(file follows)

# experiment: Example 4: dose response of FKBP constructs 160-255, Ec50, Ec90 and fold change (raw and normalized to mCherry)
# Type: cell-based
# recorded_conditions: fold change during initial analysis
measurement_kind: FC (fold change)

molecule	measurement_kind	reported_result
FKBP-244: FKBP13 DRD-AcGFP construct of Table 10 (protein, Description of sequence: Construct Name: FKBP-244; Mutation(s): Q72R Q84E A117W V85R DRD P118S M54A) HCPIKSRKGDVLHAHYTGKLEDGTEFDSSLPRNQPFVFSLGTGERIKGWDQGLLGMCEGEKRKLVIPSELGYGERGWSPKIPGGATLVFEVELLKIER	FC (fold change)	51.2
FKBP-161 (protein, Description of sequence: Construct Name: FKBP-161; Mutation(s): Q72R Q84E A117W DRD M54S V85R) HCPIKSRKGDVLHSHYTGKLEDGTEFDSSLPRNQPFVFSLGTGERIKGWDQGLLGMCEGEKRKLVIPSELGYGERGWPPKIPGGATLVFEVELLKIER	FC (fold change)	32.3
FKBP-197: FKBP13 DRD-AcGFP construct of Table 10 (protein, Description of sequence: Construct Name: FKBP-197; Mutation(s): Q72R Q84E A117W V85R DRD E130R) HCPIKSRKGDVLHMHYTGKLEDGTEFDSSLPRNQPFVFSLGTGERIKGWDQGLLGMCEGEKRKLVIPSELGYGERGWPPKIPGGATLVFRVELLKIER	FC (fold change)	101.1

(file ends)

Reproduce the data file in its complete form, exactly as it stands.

# experiment: Example 4: dose response of FKBP constructs 160-255, Ec50, Ec90 and fold change (raw and normalized to mCherry)
# Type: cell-based
# recorded_conditions: fold change during initial analysis
measurement_kind: FC (fold change)

molecule	measurement_kind	reported_result
FKBP-244: FKBP13 DRD-AcGFP construct of Table 10 (protein, Description of sequence: Construct Name: FKBP-244; Mutation(s): Q72R Q84E A117W V85R DRD P118S M54A) HCPIKSRKGDVLHAHYTGKLEDGTEFDSSLPRNQPFVFSLGTGERIKGWDQGLLGMCEGEKRKLVIPSELGYGERGWSPKIPGGATLVFEVELLKIER	FC (fold change)	51.2
FKBP-161 (protein, Description of sequence: Construct Name: FKBP-161; Mutation(s): Q72R Q84E A117W DRD M54S V85R) HCPIKSRKGDVLHSHYTGKLEDGTEFDSSLPRNQPFVFSLGTGERIKGWDQGLLGMCEGEKRKLVIPSELGYGERGWPPKIPGGATLVFEVELLKIER	FC (fold change)	32.3
FKBP-197: FKBP13 DRD-AcGFP construct of Table 10 (protein, Description of sequence: Construct Name: FKBP-197; Mutation(s): Q72R Q84E A117W V85R DRD E130R) HCPIKSRKGDVLHMHYTGKLEDGTEFDSSLPRNQPFVFSLGTGERIKGWDQGLLGMCEGEKRKLVIPSELGYGERGWPPKIPGGATLVFRVELLKIER	FC (fold change)	101.1